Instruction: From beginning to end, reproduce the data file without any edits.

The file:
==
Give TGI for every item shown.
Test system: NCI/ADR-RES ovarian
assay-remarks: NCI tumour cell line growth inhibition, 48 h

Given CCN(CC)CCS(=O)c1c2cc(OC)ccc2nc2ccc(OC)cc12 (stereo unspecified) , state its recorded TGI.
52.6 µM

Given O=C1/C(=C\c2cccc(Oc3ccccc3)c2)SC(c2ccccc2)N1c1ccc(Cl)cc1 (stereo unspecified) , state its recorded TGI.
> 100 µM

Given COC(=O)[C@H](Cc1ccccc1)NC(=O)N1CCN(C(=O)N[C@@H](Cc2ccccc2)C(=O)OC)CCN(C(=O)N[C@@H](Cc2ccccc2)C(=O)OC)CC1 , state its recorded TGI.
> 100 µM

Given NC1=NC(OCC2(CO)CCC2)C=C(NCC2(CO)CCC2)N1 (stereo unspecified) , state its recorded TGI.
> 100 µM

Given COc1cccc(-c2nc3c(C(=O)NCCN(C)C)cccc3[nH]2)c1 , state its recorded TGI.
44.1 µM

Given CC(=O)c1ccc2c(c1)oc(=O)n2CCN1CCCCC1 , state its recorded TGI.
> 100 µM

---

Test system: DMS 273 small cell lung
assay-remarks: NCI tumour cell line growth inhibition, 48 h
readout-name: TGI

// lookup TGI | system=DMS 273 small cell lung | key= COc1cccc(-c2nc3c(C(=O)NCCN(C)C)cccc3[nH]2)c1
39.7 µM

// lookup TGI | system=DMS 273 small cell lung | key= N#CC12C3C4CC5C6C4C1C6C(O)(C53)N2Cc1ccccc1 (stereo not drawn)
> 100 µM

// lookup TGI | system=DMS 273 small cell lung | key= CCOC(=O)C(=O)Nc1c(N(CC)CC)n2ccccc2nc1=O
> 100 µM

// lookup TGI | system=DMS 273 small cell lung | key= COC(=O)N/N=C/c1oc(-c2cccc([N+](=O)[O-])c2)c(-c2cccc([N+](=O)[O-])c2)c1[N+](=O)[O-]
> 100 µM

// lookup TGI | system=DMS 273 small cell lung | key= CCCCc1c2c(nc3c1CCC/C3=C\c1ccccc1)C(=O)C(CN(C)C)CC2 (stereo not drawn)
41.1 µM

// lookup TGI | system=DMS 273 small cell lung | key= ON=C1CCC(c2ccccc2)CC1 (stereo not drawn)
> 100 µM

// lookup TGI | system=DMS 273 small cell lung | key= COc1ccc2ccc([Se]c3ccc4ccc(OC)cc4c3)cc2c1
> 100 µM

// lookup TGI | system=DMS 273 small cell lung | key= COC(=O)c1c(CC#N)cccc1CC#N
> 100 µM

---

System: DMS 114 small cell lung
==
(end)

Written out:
Give TGI for every item shown.
Test system: NCI/ADR-RES ovarian
assay-remarks: NCI tumour cell line growth inhibition, 48 h

Given CCN(CC)CCS(=O)c1c2cc(OC)ccc2nc2ccc(OC)cc12 (stereo unspecified) , state its recorded TGI.
52.6 µM

Given O=C1/C(=C\c2cccc(Oc3ccccc3)c2)SC(c2ccccc2)N1c1ccc(Cl)cc1 (stereo unspecified) , state its recorded TGI.
> 100 µM

Given COC(=O)[C@H](Cc1ccccc1)NC(=O)N1CCN(C(=O)N[C@@H](Cc2ccccc2)C(=O)OC)CCN(C(=O)N[C@@H](Cc2ccccc2)C(=O)OC)CC1 , state its recorded TGI.
> 100 µM

Given NC1=NC(OCC2(CO)CCC2)C=C(NCC2(CO)CCC2)N1 (stereo unspecified) , state its recorded TGI.
> 100 µM

Given COc1cccc(-c2nc3c(C(=O)NCCN(C)C)cccc3[nH]2)c1 , state its recorded TGI.
44.1 µM

Given CC(=O)c1ccc2c(c1)oc(=O)n2CCN1CCCCC1 , state its recorded TGI.
> 100 µM

---

Test system: DMS 273 small cell lung
assay-remarks: NCI tumour cell line growth inhibition, 48 h
readout-name: TGI

// lookup TGI | system=DMS 273 small cell lung | key= COc1cccc(-c2nc3c(C(=O)NCCN(C)C)cccc3[nH]2)c1
39.7 µM

// lookup TGI | system=DMS 273 small cell lung | key= N#CC12C3C4CC5C6C4C1C6C(O)(C53)N2Cc1ccccc1 (stereo not drawn)
> 100 µM

// lookup TGI | system=DMS 273 small cell lung | key= CCOC(=O)C(=O)Nc1c(N(CC)CC)n2ccccc2nc1=O
> 100 µM

// lookup TGI | system=DMS 273 small cell lung | key= COC(=O)N/N=C/c1oc(-c2cccc([N+](=O)[O-])c2)c(-c2cccc([N+](=O)[O-])c2)c1[N+](=O)[O-]
> 100 µM

// lookup TGI | system=DMS 273 small cell lung | key= CCCCc1c2c(nc3c1CCC/C3=C\c1ccccc1)C(=O)C(CN(C)C)CC2 (stereo not drawn)
41.1 µM

// lookup TGI | system=DMS 273 small cell lung | key= ON=C1CCC(c2ccccc2)CC1 (stereo not drawn)
> 100 µM

// lookup TGI | system=DMS 273 small cell lung | key= COc1ccc2ccc([Se]c3ccc4ccc(OC)cc4c3)cc2c1
> 100 µM

// lookup TGI | system=DMS 273 small cell lung | key= COC(=O)c1c(CC#N)cccc1CC#N
> 100 µM

---

System: DMS 114 small cell lung